1965: Background Apps
Title text: My plane banner company gets business by flying around with a banner showing a <div> tag, waiting for a web developer to get frustrated enough to order a matching </div>.
Background apps (apps in the recently used list) on both iOS and Android are in one of several paused states and do not usually consume much battery power; they only take up some memory. Closing them means that if you want to use the app again later, it will need to reload fully which likely uses up "very slightly" more battery. Wired had a detailed article on this topic a couple years ago. However, a much better reason to close the apps is to free up RAM/memory to make the programs run faster or even prevent them from crashing. Ultimately, whether or not you should close your apps depends on whether you prioritize battery lifetime or performance. (In Randall's case, low batteries tend to be something of a problem, and he references this in other comics as in 1373: Screenshot, 1802: Phone and 1872: Backup Batteries.)
The joke at first is that the misconception is so prevalent and irritating that a person would go to the trouble of renting a banner plane just to dispel it. However, the reasoning behind such an extreme action is then questioned by a second person, not only for the extreme measure of renting a plane but also for feeling the need to correct the misconception at all; however, following the internal logic of the comic, the second person also communicates via banner plane. (This is arguably hypocritical, as they themselves are chartering a plane for an equally, if not more, inane reason. Obviously, this would not happen in real life.) The first person responds, again via plane, once again just to apologize to the second person and explain their actions.
At this point, the comic has left the initial joke about battery use entirely behind, and becomes a commentary about the logic of a world where people can converse via banner planes. In the final panel, the second person rents the plane yet again to respond to the first person's response, being no less smug or hypocritical than before. Meanwhile, four more people have chartered four different planes:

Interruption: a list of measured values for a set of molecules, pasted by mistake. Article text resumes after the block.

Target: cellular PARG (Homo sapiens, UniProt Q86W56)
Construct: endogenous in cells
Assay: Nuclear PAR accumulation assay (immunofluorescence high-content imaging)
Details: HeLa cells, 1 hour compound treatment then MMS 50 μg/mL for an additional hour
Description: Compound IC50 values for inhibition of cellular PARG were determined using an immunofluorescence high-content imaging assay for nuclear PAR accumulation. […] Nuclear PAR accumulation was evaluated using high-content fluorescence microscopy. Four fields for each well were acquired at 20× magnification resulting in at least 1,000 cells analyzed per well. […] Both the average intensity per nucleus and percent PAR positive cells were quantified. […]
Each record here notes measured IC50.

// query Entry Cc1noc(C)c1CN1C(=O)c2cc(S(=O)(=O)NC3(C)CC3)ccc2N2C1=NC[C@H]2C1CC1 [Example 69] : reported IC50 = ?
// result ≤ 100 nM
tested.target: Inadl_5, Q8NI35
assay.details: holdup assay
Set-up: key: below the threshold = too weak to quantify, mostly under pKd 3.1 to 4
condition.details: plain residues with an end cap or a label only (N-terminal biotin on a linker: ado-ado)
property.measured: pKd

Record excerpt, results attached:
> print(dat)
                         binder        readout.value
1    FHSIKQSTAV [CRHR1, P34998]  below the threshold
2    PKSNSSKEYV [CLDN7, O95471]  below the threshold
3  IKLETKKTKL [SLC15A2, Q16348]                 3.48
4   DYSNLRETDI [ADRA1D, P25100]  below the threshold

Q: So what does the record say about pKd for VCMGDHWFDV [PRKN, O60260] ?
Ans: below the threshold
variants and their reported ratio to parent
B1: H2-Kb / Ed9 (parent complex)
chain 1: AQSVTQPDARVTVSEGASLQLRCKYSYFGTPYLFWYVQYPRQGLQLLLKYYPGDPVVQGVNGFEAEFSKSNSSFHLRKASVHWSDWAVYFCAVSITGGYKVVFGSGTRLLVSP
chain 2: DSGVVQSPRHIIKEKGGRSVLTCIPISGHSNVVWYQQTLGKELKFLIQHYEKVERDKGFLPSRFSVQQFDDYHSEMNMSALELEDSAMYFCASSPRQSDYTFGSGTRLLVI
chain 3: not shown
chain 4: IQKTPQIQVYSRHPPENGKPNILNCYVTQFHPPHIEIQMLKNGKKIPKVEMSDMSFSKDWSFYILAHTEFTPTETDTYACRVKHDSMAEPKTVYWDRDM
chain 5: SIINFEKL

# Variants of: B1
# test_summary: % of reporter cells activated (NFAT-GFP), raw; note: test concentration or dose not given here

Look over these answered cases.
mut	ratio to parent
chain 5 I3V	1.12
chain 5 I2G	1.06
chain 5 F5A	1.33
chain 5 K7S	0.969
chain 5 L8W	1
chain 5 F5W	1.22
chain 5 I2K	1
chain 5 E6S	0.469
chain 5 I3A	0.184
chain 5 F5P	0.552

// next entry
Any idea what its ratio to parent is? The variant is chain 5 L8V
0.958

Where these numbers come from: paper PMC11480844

- One to urge the first two people to have their conversation somewhere private (typical comment in on-line forums)
- Another to comment on how surprisingly cheap the banners are to rent, thus explaining how the logic of the comic is possible in the first place
- A third just to show off their own banner
- A fourth displaying the HTML <marquee> "marquee" </marquee> tag, a proprietary non-standard extension to HTML, now obsolete and deprecated tag that many web organizations advise against using, which is used to cause a message to scroll across the web page, much as the plane is flying across the sky.
The fairly obvious parallel here is to using various Internet forums for "unsolicited tech advice to strangers," smug responses, comments on others' advice, off-topic rejoinders, and all the other things that go on there constantly. It seems ludicrous to rent airplane banners for such trivial purposes, but there are non-trivial resources involved in the global distribution of electronic communication, as well, and their use for purposes such as this seems ludicrous once Randall makes one think about it, and underlines that none of what is written on the banner may have anything to do with Randall's own opinions.